2010 44¢ Distinguished Sailors: John McCloy
US #4442 – from the 2010 Distinguished Sailors issue

US Navy Lieutenant Commander John McCloy was born on January 3, 1876, in Brewster, New York. Serving with the Navy for 30 years, he’s one of just 19 servicemen to receive two Medals of Honor.

McCloy joined the Merchant Marine when he was 15 years old, and later joined the US Navy on March 7, 1898. During his early career, he served aboard the USS Columbia, USS Monterey, Manila, Gardoqui, Arayat, and Newark.

2010 44¢ John McCloy Fleetwood First Day Cover
US #4442 – Fleetwood First Day Cover

McCloy was serving aboard the cruiser Newark in June 1900 when he took part in a landing force at Peking, China, during the Boxer Rebellion. He earned a Medal of Honor for his bravery, that stated, “In action with the relief expedition of the Allied forces in China, 13, 20, 21, and 22 June 1900. During this period and in the presence of the enemy, Coxswain McCloy distinguished himself by meritorious conduct.” In the years that followed, he often downplayed his award, saying, “Every man in the company deserved a Medal of Honor.”

McCloy re-enlisted in 1901 and went on to serve aboard the Manila, Alliance, Atlanra, Galveston, Hancock, Franklin, and Lebanon.  After a brief term at the Key West, Florida Naval Station, he was posted to the USS Florida in 1913.

1983 20¢ Medal of Honor
US #2045 – McCloy earned Medals of Honor for his service during the Boxer Rebellion and Occupation of Vera Cruz.

A diplomatic incident called the Tampico Affair arose in 1914, leading to the US invasion of Vera Cruz. McCloy’s orders as “Beachmaster” (officer in charge of a beach section) were to set up a signal station to coordinate the landings and evacuate the wounded. On April 22, 1914, McCloy was leading three picket launches (small boats carrying soldiers) onto the shore of Vera Cruz.

2016 47¢ Navy Cross
US #5066 – McCloy earned the Navy Cross for minesweeping duties following World War I.

Mexican forces concentrated their fire on McCloy’s position and inflicted heavy casualties. Shot in the thigh and surrounded by the dead and dying, McCloy held his position for 48 hours commanding his troops while under constant attack. He was awarded the Medal of Honor for “eminent and conspicuous conduct” and “extraordinary heroism” at Vera Cruz. To date, he’s one of only 19 servicemen to receive the Medal of Honor twice.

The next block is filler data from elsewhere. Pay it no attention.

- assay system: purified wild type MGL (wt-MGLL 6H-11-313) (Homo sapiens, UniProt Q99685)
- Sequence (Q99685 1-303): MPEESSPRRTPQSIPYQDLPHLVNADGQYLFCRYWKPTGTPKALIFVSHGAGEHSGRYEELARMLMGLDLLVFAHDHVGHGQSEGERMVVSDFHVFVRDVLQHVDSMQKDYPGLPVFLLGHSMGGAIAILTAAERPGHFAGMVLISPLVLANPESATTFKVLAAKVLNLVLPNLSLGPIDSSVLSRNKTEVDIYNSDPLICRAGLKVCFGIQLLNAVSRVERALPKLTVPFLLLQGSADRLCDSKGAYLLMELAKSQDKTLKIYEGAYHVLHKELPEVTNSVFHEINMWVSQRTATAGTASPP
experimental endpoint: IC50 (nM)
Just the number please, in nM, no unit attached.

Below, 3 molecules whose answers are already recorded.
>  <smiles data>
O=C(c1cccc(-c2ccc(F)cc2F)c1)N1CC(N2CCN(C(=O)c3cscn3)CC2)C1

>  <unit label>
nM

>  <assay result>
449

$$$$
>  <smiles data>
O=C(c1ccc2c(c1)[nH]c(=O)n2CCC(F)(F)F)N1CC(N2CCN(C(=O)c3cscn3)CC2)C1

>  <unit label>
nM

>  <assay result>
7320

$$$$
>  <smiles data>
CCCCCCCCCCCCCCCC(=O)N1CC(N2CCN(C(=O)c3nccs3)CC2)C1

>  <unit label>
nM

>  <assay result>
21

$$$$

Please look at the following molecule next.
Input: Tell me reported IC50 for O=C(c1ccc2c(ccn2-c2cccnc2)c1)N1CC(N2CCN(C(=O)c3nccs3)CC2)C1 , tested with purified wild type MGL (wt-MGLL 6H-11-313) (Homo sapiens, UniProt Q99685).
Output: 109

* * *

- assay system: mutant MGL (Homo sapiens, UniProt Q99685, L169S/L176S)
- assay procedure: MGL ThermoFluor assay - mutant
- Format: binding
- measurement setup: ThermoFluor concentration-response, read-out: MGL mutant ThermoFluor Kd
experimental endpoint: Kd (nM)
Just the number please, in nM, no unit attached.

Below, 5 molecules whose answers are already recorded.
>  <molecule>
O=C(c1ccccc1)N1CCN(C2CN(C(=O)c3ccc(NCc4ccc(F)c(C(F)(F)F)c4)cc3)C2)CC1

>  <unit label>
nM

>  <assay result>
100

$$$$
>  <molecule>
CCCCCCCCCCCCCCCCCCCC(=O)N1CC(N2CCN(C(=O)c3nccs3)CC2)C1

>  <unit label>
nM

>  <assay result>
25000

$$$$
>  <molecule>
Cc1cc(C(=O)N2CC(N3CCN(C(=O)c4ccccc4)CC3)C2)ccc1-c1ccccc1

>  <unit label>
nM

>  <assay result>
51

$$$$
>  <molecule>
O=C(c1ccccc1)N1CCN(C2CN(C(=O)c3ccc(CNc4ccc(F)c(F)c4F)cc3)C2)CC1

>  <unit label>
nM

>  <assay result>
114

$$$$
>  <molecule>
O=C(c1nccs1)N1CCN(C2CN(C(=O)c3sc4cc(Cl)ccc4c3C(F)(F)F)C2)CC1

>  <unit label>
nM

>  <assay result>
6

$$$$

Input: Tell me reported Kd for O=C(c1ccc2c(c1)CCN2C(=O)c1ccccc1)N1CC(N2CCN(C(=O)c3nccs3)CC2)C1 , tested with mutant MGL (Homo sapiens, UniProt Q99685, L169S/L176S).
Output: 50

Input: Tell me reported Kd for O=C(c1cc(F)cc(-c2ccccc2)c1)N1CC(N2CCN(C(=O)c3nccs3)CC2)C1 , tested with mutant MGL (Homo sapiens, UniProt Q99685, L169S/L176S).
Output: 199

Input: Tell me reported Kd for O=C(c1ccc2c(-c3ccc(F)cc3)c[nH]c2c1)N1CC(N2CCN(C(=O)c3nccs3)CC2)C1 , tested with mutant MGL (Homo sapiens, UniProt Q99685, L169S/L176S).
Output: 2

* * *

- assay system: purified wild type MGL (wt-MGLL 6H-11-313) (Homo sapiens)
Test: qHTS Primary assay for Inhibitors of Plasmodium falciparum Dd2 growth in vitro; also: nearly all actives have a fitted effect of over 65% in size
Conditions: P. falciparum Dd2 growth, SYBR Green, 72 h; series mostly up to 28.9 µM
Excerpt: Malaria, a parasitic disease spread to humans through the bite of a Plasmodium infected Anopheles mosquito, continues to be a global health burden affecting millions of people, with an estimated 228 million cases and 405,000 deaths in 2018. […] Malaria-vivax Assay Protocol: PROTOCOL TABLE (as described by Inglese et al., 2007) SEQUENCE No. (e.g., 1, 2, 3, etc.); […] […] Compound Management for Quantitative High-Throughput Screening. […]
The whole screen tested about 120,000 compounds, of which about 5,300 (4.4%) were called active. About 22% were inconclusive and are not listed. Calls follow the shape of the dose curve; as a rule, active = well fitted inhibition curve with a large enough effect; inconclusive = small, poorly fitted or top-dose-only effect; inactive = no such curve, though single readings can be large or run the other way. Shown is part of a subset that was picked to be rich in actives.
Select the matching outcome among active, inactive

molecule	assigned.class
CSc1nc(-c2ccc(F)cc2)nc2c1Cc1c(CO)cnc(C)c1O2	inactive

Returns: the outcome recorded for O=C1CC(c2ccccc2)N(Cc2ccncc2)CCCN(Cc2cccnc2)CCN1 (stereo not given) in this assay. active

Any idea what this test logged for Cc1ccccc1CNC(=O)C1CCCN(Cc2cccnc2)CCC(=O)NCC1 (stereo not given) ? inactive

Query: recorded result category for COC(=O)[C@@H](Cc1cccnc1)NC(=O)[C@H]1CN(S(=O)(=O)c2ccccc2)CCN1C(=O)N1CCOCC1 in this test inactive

McCloy returned to the US to recover from his injuries, but returned to duty aboard the USS Tennessee and Maine. He served as Assistant to the Captain of the Yard at the Boston Navy Yard in Massachusetts and was temporarily made an ensign during World War I. During that conflict, he commanded the tugs Ontario and Favorite, again being temporarily promoted to lieutenant.

1969 6¢ The American Legion
US #1369 – McCloy was a founding member of the first American Legion post in New Jersey.

After the war, McCloy commanded the minesweeper Curley, clearing mines in the North Sea, for which he earned a Navy Cross. After receiving a permanent promotion to lieutenant, he commanded the minesweepers Comorant and Lark. His final post was aboard the destroyer tender Dobbin before he retired in October 1928.

During his career, McCloy served as national commander of the Legion of Valor, was a companion of the Naval Order of the United States, was active in the Veterans of Foreign Wars, and founded the first American Legion post in New Jersey. He was a member of the Military Order of the Dragon and other awards during his career included the Sampson Medal, Spanish Campaign Medal, Philippine Campaign Medal, China Relief Expedition Medal, Mexican Service Medal, World War I Victory Medal, and Conspicuous Service Cross. McCloy died on May 24, 1945. In 1963, a destroyer escort, the USS McCloy, was named in his honor.

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